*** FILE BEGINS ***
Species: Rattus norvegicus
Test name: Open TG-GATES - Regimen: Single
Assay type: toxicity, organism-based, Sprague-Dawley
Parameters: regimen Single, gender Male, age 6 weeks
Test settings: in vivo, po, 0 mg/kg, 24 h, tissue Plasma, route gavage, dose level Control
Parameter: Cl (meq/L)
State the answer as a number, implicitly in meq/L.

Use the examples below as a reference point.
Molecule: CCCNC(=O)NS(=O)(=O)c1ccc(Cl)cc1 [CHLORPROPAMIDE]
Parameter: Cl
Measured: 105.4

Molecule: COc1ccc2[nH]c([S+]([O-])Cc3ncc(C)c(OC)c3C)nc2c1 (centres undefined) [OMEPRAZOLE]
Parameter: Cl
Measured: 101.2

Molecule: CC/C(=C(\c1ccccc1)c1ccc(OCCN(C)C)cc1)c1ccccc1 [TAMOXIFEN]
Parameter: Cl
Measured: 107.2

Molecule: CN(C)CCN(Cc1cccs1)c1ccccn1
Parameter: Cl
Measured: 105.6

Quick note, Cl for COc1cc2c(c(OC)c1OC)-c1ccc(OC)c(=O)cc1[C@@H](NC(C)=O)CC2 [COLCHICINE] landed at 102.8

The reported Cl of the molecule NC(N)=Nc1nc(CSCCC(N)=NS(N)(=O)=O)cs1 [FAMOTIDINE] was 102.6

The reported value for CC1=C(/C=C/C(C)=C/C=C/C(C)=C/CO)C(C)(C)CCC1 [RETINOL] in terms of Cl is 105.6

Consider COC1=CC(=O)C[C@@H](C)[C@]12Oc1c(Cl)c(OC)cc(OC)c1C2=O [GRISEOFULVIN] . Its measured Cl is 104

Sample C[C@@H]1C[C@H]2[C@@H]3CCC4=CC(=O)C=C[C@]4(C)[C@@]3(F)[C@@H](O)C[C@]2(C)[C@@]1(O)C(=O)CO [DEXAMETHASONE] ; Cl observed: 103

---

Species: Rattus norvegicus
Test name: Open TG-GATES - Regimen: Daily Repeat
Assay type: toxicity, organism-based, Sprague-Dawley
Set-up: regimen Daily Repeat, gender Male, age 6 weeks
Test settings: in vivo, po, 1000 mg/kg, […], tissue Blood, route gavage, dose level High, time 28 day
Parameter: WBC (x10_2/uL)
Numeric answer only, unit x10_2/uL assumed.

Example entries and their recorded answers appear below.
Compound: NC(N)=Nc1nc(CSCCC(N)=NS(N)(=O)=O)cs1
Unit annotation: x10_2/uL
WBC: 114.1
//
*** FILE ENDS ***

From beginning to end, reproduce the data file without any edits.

Species: Rattus norvegicus
Test name: Open TG-GATES - Regimen: Single
Assay type: toxicity, organism-based, Sprague-Dawley
Parameters: regimen Single, gender Male, age 6 weeks
Test settings: in vivo, po, 0 mg/kg, 24 h, tissue Plasma, route gavage, dose level Control
Parameter: Cl (meq/L)
State the answer as a number, implicitly in meq/L.

Use the examples below as a reference point.
Molecule: CCCNC(=O)NS(=O)(=O)c1ccc(Cl)cc1 [CHLORPROPAMIDE]
Parameter: Cl
Measured: 105.4

Molecule: COc1ccc2[nH]c([S+]([O-])Cc3ncc(C)c(OC)c3C)nc2c1 (centres undefined) [OMEPRAZOLE]
Parameter: Cl
Measured: 101.2

Molecule: CC/C(=C(\c1ccccc1)c1ccc(OCCN(C)C)cc1)c1ccccc1 [TAMOXIFEN]
Parameter: Cl
Measured: 107.2

Molecule: CN(C)CCN(Cc1cccs1)c1ccccn1
Parameter: Cl
Measured: 105.6

Quick note, Cl for COc1cc2c(c(OC)c1OC)-c1ccc(OC)c(=O)cc1[C@@H](NC(C)=O)CC2 [COLCHICINE] landed at 102.8

The reported Cl of the molecule NC(N)=Nc1nc(CSCCC(N)=NS(N)(=O)=O)cs1 [FAMOTIDINE] was 102.6

The reported value for CC1=C(/C=C/C(C)=C/C=C/C(C)=C/CO)C(C)(C)CCC1 [RETINOL] in terms of Cl is 105.6

Consider COC1=CC(=O)C[C@@H](C)[C@]12Oc1c(Cl)c(OC)cc(OC)c1C2=O [GRISEOFULVIN] . Its measured Cl is 104

Sample C[C@@H]1C[C@H]2[C@@H]3CCC4=CC(=O)C=C[C@]4(C)[C@@]3(F)[C@@H](O)C[C@]2(C)[C@@]1(O)C(=O)CO [DEXAMETHASONE] ; Cl observed: 103

---

Species: Rattus norvegicus
Test name: Open TG-GATES - Regimen: Daily Repeat
Assay type: toxicity, organism-based, Sprague-Dawley
Set-up: regimen Daily Repeat, gender Male, age 6 weeks
Test settings: in vivo, po, 1000 mg/kg, […], tissue Blood, route gavage, dose level High, time 28 day
Parameter: WBC (x10_2/uL)
Numeric answer only, unit x10_2/uL assumed.

Example entries and their recorded answers appear below.
Compound: NC(N)=Nc1nc(CSCCC(N)=NS(N)(=O)=O)cs1
Unit annotation: x10_2/uL
WBC: 114.1
//